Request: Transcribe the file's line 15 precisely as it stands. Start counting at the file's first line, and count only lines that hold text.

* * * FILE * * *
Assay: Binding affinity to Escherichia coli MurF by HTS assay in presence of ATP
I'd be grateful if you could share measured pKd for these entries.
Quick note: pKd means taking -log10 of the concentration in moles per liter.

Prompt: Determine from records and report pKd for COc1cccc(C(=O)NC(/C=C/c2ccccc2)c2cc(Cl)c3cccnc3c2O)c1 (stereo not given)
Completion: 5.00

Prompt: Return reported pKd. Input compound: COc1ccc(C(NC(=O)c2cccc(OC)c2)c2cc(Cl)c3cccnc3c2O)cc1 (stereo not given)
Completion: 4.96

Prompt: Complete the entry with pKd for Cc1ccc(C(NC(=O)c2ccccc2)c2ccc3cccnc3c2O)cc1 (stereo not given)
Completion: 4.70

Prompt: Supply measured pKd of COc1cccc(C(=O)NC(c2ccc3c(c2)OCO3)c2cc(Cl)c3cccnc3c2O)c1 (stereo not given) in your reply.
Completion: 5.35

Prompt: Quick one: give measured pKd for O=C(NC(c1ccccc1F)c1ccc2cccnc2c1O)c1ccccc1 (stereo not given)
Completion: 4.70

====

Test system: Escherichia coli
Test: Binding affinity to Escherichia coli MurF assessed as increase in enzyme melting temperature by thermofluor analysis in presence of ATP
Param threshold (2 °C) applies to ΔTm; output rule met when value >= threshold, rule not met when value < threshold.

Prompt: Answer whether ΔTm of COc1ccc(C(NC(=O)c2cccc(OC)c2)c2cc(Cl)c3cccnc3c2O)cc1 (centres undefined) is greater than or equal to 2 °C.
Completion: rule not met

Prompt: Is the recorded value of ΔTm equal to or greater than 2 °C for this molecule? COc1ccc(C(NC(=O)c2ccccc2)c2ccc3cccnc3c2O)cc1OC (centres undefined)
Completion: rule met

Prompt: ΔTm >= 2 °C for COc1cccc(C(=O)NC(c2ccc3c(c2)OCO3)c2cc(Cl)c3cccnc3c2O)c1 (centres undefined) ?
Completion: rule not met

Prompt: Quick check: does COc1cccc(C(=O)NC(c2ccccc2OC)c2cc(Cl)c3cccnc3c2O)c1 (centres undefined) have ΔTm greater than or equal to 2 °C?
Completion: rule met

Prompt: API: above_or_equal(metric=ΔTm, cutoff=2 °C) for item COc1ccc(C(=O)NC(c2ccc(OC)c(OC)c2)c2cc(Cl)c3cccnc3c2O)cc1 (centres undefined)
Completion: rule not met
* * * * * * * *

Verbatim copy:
Test system: Escherichia coli